The rise of the Canadian oil sands is an amazing story. In this book, Chris Turner relates the numerous aspects of that story, thoroughly and equitably. As the writer himself portrays it, the book is a record of the impact between contending world perspectives, the first major fight between the economic need of oil production and the ecological need of decreasing greenhouse gas emissions, a characterizing story of the twenty-first-century energy business.
And guess what?
This book was the winner of the National Business Book Awards in 2018.
The Basics of The Patch
It has taken under 10 years for the Canadian oil sands and related pipelines to arise as one of the hottest topics in Canadian business and politics. However, the historical backdrop of attempts to build up the resources reaches out as far back as the late nineteenth century. Turner works superbly of clarifying the elements that prompted quite a sensational change in just a couple of years.
The Patch is substantially more than a simple overview of the politics, business, and economics of the oil sands, pipelines, and environmental change. Turner explained his story generously related with human interest stories of the assorted labor force and human lives.
Also, The Patch is the story of the quick development of Fort McMurray, a city that ingrains deep pride and loyalty among its more than 70,000 permanent residents. Turner relates the story of a girl from Toronto city who was stunned by how fast she fell in love with Fort McMurray.
Chris Turner’s Efforts
At once a book based on history, a technical record of strategies used to separate oil from sand, and a socio-political analysis, The Patch amazingly stitches together the personal stories of Marvin L’Hommecourt, Raheel Joseph, Maryellen Fenech, and a few others whose lives are directly attached with the oil sands industry. However, the stories of Maritimers and immigrants, transplants from local Dene and Toronto, heavy machines operators and petroleum engineers, fishers, catchers, husbands and wives, writer Chris Turner made an incredible story about the complexities of life.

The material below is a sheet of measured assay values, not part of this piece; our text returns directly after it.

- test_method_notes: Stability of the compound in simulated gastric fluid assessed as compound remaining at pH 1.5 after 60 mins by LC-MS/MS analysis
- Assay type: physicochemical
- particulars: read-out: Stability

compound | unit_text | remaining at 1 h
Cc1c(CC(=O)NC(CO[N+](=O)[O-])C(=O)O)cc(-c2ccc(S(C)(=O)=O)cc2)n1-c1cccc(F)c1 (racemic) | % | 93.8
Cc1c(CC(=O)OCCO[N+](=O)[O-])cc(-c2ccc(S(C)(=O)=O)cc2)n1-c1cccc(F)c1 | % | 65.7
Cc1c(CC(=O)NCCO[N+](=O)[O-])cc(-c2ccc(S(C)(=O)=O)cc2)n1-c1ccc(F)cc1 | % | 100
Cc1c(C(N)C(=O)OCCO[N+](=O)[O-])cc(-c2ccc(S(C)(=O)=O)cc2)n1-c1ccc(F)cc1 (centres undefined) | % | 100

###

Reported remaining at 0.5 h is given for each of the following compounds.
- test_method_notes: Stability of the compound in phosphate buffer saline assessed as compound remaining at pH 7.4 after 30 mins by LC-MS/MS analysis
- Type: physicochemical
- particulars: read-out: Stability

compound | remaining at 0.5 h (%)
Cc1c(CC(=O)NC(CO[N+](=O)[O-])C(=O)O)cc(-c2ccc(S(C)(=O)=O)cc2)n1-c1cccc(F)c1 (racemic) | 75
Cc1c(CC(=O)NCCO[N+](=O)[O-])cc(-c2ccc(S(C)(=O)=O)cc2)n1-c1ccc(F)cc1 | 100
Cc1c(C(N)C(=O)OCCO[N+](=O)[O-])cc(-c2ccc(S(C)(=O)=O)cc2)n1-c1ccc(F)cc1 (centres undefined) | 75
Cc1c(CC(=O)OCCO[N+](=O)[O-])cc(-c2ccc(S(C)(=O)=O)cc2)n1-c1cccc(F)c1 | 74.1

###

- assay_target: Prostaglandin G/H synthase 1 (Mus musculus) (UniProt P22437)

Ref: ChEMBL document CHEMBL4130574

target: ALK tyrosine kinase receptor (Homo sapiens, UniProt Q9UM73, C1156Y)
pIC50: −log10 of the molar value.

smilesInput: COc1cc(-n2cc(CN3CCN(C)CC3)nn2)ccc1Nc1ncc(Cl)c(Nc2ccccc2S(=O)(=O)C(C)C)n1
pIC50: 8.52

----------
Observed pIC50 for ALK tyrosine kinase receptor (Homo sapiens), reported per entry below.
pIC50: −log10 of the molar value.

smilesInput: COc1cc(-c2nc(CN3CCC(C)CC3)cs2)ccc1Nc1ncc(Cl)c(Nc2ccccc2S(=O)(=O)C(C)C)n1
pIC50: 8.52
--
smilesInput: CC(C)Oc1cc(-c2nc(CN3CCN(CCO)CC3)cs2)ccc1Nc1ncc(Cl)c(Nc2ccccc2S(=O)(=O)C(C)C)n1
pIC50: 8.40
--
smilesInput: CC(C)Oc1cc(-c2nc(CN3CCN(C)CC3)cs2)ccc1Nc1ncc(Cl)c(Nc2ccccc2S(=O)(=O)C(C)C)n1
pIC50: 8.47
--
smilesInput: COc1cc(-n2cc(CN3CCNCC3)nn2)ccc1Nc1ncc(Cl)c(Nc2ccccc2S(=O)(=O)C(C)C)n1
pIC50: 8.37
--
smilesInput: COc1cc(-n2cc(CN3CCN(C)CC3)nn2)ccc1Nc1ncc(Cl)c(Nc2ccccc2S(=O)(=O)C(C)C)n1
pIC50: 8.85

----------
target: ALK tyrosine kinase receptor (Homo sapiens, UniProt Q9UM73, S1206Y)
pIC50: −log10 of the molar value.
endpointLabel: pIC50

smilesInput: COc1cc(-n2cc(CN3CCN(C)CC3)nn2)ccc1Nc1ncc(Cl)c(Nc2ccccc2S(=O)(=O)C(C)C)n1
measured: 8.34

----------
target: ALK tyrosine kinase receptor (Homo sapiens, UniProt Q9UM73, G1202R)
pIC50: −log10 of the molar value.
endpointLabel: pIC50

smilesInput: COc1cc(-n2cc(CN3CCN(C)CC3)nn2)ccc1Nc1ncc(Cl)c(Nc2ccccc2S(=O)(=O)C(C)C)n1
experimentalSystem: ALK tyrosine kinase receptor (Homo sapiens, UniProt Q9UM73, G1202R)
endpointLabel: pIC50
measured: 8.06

The subjects of scale and pervasiveness are prominently highlighted in this book. The massive size of a Caterpillar 797 haul truck is coordinated by the magnitude of the worldwide climate crisis. The hydrocarbons from a barrel of oil are in our skincare items, vehicles, and even in our candies. Turner made his research based on these subjects in an incredibly nuanced way that gives highlights and insights of those complexities, you won’t be able to find in the political world that moves around the area of industry statements about growth, jobs, reforestation, or the annual reports of environmental associations lamenting the devastation brought by the oil sands.
Furthermore, there is one more thing that we all need to understand: the responsibility regarding the change is on all of us. As he closes, Turner shared a lot of his own life experiences and the approaches by which he – as an author, traveler, writer and former Green Party participant – is likewise “dug in,” as he puts it as completely complicit in the long standard of oils as anybody.
Who realized that a 319-page business book could be so impressive?
The Patch is the best book without a doubt especially for those who are interested in stories related to business, economy, or politics.